Panchatantra plays with Julius Caesar’s veni, vidi, vici

The Panchatantra, a story collection written in Sanskrit in ancient India, includes a story about a cowardly and stupid donkey.  India is far from Rome.  Yet within four centuries after Julius Caesar’s death, the Panchatantra used the cowardly and stupid donkey in playing with Julius Caesar’s boast in Latin: “veni, vidi, vici” (I came, I saw, I conquered).[1]

bust of Julius Caesar

In the Panchatantra story, a jackal urged a donkey to come to a spot by a river.  The jackal said that the spot offered lush grass and three amorous she-donkeys.  The jackal was working for a lion hiding there.  The donkey, quivering with thoughts of love, went to the spot.  The lion sprung at the donkey.  But the lion sprung over the donkey.  The donkey, unsure of what had happened, turned and saw the lion.  The donkey then bolted away from that horrifying sight.

The jackal found the donkey again and explained that what appeared to be a lion was actually a she-donkey rushing to embrace him.  The jackal told the donkey:

So come back.  She {the she-donkey} has resolved to starve to death for your sake, and she says: “If Flop-Ear does not marry me, I will plunge into fire or water, or will eat poison.  Anyhow, I cannot bear to be separated from him.”  So have mercy, and return.  If not, you will be a woman-murderer, and the god of love will be angry. [2]

Flop-Ear the donkey, with concern for the she-donkey and following his desire for her, returned to the spot.  This time the lion sprang and killed the donkey.

The lion, being a civilized fellow, went to the river to bath and say prayers prior to eating the donkey.  Meanwhile, the jackal, who was the lion’s servant, began eating the donkey.  The jackal ate the donkey’s ears and heart.  When the lion returned, he saw that the donkey’s ears and heart were missing.  The lion angrily accused his servant the jackal of eating before his master and taking the choice bits for himself.  The jackal responded:

“O King,” said the jackal respectfully, “do not speak so.  This creature was born without ears and heart.  Otherwise, how could he have come here, have seen you with his own eyes, have run in terror, and then come back?  Why, it goes into poetry:
He came, he saw, he fled
From your appearance dread,
Returned, forgot his fears —
The fool lacked heart and ears.” [3]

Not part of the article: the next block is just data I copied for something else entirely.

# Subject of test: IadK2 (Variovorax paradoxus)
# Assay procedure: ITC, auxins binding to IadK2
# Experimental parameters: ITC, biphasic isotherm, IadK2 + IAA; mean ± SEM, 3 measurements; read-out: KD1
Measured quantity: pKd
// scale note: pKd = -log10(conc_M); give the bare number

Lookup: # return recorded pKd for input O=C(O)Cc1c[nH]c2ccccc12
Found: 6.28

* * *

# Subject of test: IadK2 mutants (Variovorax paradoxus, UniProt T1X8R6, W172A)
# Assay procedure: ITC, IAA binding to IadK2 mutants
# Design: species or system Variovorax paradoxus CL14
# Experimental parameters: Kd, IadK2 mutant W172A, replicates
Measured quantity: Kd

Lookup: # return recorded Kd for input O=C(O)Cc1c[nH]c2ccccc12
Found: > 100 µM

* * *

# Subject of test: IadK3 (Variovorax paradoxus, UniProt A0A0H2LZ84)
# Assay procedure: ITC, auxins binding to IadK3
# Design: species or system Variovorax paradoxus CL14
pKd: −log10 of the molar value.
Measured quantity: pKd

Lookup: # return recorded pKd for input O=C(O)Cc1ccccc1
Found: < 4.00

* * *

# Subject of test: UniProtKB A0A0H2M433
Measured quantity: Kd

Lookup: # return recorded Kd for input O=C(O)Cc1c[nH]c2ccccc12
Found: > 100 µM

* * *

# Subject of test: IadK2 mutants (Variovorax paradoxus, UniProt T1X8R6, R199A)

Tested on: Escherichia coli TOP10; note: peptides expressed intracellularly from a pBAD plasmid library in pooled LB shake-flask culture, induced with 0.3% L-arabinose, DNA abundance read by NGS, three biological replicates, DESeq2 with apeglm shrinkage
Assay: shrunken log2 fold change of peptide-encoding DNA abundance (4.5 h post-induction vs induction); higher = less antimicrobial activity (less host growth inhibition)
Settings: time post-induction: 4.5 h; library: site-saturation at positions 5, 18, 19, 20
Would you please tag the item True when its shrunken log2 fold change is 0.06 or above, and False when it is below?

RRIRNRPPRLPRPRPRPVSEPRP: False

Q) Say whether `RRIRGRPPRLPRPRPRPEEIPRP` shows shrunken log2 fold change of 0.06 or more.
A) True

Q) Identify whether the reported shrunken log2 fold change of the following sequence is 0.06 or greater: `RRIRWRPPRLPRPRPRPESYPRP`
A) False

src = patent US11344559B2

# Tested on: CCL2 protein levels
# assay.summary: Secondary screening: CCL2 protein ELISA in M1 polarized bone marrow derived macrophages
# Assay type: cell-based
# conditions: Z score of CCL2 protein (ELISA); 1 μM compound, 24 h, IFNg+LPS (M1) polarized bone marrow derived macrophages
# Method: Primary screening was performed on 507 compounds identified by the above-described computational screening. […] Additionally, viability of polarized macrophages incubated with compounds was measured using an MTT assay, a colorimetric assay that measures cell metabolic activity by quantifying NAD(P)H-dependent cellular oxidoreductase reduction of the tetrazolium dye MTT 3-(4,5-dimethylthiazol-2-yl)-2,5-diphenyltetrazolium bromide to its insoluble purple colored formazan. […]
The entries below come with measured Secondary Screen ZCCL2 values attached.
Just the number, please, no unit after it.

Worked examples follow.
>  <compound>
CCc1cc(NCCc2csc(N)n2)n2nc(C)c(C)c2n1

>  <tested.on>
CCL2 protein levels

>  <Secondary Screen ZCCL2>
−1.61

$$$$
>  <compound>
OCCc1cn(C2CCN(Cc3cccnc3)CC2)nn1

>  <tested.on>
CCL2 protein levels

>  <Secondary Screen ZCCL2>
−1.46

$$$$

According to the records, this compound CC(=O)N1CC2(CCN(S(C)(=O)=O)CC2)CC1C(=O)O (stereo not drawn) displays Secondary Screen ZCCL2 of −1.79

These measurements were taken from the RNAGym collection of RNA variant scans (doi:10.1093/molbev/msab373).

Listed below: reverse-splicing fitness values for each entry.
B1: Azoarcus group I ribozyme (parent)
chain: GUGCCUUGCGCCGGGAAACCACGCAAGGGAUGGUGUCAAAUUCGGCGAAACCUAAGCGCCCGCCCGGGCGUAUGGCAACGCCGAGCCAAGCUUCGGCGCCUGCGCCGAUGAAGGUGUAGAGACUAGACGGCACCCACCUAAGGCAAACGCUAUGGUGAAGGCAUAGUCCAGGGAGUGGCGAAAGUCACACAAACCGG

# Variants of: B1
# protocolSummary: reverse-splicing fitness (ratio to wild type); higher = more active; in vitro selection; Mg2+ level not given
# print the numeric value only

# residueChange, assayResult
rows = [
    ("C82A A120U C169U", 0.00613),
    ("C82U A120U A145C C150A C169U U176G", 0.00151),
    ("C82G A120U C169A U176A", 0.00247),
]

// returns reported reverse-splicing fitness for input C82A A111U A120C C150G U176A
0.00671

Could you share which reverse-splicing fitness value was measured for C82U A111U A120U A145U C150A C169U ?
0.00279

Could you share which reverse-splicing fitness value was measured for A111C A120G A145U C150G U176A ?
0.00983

The ears of the donkey, whose name was Flop-Ear, have nothing to do with seeing the lion.  Forgetting fears also seems to have nothing to do with not having a heart.  Nonetheless, this explanation and jingle appeased the lion.

The fun goes further than successful nonsense.  The first line of the jackal’s jingle, “He came, he saw, he fled,” seems like a playful transformation of Julius Caesar’s boast, “I came, I saw, I conquered.” The Panchatantra’s cowardly and stupid donkey makes a fine lampoon of Julius Caesar.  Was this long-distance, trans-cultural intertextuality actually part of the Panchatantra long ago?  I think so.

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[1] Julius Caesar reportedly used the phrase “veni, vidi, vici” in describing his triumph over Pharnaces the son of Mithridates in the region of Pontus.  That occurred in 47 BGC.  Plutarch, The Parallel Lives, “The Life of Julius Caesar,” sec. 50, reports those words.  So too does Suetonius, The Lives of the Caesars, “The Life of Julius Caesar,” sec. 37. Suetonius’s biography is dated 121 GC.  Plutarch’s biography probably was written roughly a decade earlier.  The Panchatantra is thought to have been written from 200 BGC to 300 GC based on stories that circulated orally.  The Panchatantra manuscript that Ryder (1925) translates (North Western Family Sanskrit manuscript by the Jain monk Purnabhadra) is dated 1199 GC.  It’s possible that Julius Caesar, or Plutarch, adapted “veni, vidi, vici” from the Panchatantra or its sources.  But that seems to me less likely.

[2] From Panchatantra, story of “Flop-Ear and Dusty,” trans. Ryder (1925) pp. 395-399.  Dusty is the name of the jackal.  The details of the story and the subsequent quote are from id.  In ancient India, like in the U.S. today, murdering a woman was of more public concern than murdering a man.

[3] Id. p. 399. The popular medieval European story-collection Gesta Romanorum includes a tale that apparently adapted this story’s motifs of loss of an animals’ ears and rationalizing a missing heart. Gesta Romanorum, Tale 83, from Latin trans. Swan & Hooper (1876) pp. 155-6.

[image] Bust of Gaius Julius Caesar (cropped), from the Art History Museum, Vienna, Austria, thanks to Andrew Bossi and Wikimedia.


Ryder, Arthur W., trans. 1925. The Panchatantra. Chicago, Ill: University of Chicago Press.

Swan, Charles, and Wynnard Hooper, trans. 1876. Gesta romanorum: entertaining moral stories. New York: Dover Publications Inc. (reprint edition of 1969).

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